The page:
Saturday, 31 March 2018


Wednesday 28 March 2018
Today, I feel drained.

A student in my school shared a glimpse of his life . I knew that a lot of the students from our school have complicated background, but I couldn't help but to feel helpless and disturbed after listening to his story.

Ah Wong* is a 17 year old boy, studying in the last class of form 4 in my school. He has been out of school for more than 2 years. He worked with his father during that period of time, before deciding to return to school, with the aim of getting his SPM cert.

The school principal placed him in the last class, perhaps because he missed two years of schooling and the principal thought that he might be behind in his studies. His English is okay, he managed to pass his test, but he failed in BM and Sejarah paper.

His father is hospitalized, his mother has mental illness and is staying in a mental hospital, and he has been staying alone since Chinese New Year, and living off the money his relative gave.

How much can us teacher do for a student like this? This might just be one out of plenty of students who have complicated background.

How much time can we spare? When we have so many students to take care off, on top of paper work to settle, co-curricular activities, our other teachers duties.

Classroom hours? One subject typically have six period in a week, and a one period lesson is 30 minutes, 5-10 minutes is lost if your class is right after an assembly, or when the students are coming from science labs/the school field. Sometimes assembly might overrun so there goes your class. Sometimes students are out of class for extra-curricular activities and they miss out on more than one lesson.

How much can we help the students, financially? When we have to pay for our stationary, pay for our printing, and we need to live - there are bills we need to pay, our food to settle and we have our family and loved one we wish to treat occasionally.

I offered free extra classes for this particular student after school hours, but I honestly not sure if I can commit to this as my DPLI (Diploma Pendidikan Lepas Ijazah ie Postgrad Diploma in Education) coursework might start piling up soon and I foresee more responsibility and workload from school as I settle in. I do hope I can at least help him in achieving his dream to obtain his SPM certificate, but right now with his level of proficiency in Malay, a lot of work must be done, a lot of hours must be poured in.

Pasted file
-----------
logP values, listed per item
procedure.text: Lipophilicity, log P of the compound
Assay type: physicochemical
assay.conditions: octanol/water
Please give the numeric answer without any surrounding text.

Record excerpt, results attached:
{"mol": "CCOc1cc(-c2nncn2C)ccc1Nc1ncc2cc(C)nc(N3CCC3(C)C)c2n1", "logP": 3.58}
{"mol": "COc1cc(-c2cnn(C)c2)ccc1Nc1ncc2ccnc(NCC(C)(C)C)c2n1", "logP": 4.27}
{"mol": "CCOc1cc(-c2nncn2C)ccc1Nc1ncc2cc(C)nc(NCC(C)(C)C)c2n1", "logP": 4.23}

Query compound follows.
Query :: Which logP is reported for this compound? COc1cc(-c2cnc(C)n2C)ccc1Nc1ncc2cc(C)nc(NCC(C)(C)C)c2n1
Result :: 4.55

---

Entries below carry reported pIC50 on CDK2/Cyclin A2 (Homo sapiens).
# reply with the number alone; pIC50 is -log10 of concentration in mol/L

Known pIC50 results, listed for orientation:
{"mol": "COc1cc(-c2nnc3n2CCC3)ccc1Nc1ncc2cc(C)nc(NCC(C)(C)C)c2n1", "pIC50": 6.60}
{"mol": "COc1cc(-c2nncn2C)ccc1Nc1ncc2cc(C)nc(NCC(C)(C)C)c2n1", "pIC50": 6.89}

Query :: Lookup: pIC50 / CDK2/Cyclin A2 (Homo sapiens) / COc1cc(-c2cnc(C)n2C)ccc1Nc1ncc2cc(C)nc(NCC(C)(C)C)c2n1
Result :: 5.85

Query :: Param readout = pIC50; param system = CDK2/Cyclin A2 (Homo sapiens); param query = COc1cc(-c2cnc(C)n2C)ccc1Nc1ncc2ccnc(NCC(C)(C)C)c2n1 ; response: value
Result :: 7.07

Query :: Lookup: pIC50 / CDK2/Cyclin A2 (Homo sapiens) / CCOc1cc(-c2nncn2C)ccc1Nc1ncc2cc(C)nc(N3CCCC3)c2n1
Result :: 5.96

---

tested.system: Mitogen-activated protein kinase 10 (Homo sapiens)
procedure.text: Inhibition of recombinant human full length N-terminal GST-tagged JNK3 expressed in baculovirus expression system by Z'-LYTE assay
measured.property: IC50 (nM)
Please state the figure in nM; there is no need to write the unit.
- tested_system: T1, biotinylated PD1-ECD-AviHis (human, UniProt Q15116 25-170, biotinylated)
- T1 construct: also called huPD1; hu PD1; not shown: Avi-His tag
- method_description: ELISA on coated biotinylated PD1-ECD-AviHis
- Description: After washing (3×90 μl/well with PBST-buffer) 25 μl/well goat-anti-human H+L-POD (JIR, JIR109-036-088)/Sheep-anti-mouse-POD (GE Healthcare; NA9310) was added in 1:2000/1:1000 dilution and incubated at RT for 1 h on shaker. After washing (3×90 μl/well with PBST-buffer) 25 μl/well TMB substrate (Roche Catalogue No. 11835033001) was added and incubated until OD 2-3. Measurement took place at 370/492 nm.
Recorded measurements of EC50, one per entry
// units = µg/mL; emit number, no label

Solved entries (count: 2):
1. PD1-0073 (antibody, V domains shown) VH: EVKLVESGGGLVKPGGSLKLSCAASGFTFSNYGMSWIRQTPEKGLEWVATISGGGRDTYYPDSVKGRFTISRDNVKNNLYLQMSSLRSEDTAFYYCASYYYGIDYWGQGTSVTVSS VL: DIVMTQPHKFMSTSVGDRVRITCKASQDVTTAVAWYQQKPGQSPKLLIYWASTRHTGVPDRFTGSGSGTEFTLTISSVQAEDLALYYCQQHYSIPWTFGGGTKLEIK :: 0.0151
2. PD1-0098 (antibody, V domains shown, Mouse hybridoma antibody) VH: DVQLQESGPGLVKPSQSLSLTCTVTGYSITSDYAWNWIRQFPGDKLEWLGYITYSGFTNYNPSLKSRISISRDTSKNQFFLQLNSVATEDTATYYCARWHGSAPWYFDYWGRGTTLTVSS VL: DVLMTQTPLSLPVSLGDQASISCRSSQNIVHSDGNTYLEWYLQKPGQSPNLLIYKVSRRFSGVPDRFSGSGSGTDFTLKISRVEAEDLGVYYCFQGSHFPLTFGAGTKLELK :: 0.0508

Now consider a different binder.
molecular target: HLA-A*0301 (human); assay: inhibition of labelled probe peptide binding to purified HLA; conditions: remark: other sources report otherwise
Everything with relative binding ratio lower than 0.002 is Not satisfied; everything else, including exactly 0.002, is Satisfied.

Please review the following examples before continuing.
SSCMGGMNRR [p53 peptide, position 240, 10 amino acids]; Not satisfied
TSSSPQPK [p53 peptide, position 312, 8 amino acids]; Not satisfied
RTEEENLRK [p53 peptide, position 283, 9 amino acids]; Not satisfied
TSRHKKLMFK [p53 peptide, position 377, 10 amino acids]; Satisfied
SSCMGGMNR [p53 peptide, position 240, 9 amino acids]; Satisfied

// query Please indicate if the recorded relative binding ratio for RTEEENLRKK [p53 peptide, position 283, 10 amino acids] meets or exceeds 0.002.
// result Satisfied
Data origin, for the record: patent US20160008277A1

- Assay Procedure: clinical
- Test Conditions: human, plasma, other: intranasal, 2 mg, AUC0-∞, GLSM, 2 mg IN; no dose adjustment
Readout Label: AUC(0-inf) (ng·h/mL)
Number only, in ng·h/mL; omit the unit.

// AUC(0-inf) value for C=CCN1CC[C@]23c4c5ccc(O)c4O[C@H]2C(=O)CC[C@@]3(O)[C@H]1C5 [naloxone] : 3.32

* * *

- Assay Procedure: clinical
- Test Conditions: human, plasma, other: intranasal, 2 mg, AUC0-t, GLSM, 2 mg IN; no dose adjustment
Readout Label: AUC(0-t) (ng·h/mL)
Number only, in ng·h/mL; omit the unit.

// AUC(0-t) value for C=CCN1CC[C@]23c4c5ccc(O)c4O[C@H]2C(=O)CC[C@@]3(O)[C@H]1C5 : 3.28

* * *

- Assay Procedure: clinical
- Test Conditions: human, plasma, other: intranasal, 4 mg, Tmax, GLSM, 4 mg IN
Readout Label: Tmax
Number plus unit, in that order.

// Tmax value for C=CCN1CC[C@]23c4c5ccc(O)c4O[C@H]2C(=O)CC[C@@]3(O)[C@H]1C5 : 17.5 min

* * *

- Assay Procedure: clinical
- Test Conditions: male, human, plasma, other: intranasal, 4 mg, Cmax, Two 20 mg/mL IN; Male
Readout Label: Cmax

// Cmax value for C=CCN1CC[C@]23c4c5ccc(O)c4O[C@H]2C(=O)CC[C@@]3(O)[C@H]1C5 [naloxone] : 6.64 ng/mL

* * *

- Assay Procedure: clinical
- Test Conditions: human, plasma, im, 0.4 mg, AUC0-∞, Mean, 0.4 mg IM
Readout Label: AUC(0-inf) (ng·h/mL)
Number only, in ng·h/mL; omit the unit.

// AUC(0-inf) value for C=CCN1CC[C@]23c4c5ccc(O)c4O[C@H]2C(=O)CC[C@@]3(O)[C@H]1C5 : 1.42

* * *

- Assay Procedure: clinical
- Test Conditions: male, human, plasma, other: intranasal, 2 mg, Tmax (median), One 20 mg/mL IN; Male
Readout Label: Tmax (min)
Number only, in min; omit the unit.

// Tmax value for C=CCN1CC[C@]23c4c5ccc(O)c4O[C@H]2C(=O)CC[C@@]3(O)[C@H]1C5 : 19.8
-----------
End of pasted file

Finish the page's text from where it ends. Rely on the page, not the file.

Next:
How can I achieve minimax outcome to help my students?

Friday, 9 March 2018

And So It Begins...

"Cikgu kena tegas dan garang ya, jangan senyum di kelas."

"Be strict and firm, don't smile. Be fierce."


Advices from teachers I've gotten, on the first day of school as a new teacher.


The wait for us Teach For Malaysia (TFM) 2018 cohort has finally come to an end, after 2+ months of waiting, we finally received our placement and are now in schools! 

In an unexpected twist of fate, I have a colab (a TFM term for any TFM teachers in your school), who is coincidentally one of my close friend and housemate, Sophie!

Us with our placement letter on lapor diri day (7 March 2018)
The placement news came rather sudden - it was a fine, normal morning, well actually rather a pleasant morning. Woke up at 7am, weather was lovely so I went jogging, had a good breakfast (Jia's standard peanut butter and banana toastie) yadaa yadaa yadaa typical morning of an unemployed Jia Qi. I remember I was preparing to go to school (was volunteering in a school with the 2017s fellow, Sui Yang and Chiew Teng for 1.5 weeks) and a wave of Telegram messages started crashing in. We were informed to travel back to our respective regions immediately, as we are expected to lapor diri (report for duty) in less than 24 hours.

As I was already in my region (Johor) since 19 February (was interning at TFM office for a week, then I was in school supporting 2017 fellows as a teaching assistant), I wasn't affected much (other than the shock of having to enter MY ACTUAL SCHOOL the next day), I still went to school as a teaching assistant as usual, whereas my friends who were out of the regions had to just drop whatever they were doing and travel back to Johor. Some were working when the news came in, and most were out of the state (Selangor/KL/Pahang/Kedah etc.).